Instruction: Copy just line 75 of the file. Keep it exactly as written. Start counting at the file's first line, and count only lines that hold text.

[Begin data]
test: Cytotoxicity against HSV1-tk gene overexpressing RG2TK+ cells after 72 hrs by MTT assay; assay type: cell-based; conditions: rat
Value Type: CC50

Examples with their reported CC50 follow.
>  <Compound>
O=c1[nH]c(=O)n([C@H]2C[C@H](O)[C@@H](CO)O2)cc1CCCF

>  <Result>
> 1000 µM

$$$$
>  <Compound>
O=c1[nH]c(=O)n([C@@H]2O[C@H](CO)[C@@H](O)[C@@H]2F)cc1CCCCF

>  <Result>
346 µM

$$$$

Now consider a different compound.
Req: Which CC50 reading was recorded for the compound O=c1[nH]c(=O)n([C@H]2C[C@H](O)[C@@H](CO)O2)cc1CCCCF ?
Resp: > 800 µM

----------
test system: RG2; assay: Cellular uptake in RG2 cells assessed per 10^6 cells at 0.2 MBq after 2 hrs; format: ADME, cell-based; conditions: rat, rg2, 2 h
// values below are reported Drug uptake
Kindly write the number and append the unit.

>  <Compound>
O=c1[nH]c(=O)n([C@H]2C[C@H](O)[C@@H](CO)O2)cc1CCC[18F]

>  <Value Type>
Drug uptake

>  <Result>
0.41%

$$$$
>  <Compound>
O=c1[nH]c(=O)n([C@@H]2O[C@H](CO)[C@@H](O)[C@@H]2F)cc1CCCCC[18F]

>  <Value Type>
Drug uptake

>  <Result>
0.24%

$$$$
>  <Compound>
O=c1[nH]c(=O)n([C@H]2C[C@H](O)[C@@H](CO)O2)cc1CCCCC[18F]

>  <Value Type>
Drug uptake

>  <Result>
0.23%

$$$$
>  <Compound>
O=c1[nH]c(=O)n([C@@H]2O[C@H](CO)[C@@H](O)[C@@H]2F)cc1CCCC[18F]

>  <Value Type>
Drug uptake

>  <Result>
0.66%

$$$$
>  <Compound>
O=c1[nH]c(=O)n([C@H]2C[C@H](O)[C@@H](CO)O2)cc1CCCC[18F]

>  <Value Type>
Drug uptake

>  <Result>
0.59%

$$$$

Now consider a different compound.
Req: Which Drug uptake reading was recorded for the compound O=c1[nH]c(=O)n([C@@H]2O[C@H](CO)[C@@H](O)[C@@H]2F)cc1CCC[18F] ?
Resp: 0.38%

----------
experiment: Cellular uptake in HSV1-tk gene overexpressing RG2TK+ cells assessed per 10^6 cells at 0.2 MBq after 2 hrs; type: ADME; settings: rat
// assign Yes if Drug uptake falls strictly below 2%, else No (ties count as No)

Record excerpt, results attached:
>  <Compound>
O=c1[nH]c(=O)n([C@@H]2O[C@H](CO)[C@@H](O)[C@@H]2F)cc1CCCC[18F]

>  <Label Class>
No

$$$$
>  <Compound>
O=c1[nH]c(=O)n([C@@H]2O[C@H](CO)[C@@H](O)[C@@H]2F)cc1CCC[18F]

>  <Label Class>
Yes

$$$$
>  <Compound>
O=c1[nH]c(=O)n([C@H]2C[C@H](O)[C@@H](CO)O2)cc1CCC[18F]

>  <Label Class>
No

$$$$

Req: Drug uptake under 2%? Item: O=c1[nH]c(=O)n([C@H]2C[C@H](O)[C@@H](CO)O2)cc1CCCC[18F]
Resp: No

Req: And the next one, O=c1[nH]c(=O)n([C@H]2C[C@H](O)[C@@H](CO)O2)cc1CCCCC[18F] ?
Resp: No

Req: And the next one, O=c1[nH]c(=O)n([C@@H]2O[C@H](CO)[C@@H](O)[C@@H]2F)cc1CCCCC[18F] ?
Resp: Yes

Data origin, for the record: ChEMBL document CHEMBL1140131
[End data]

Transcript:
>  <Label Class>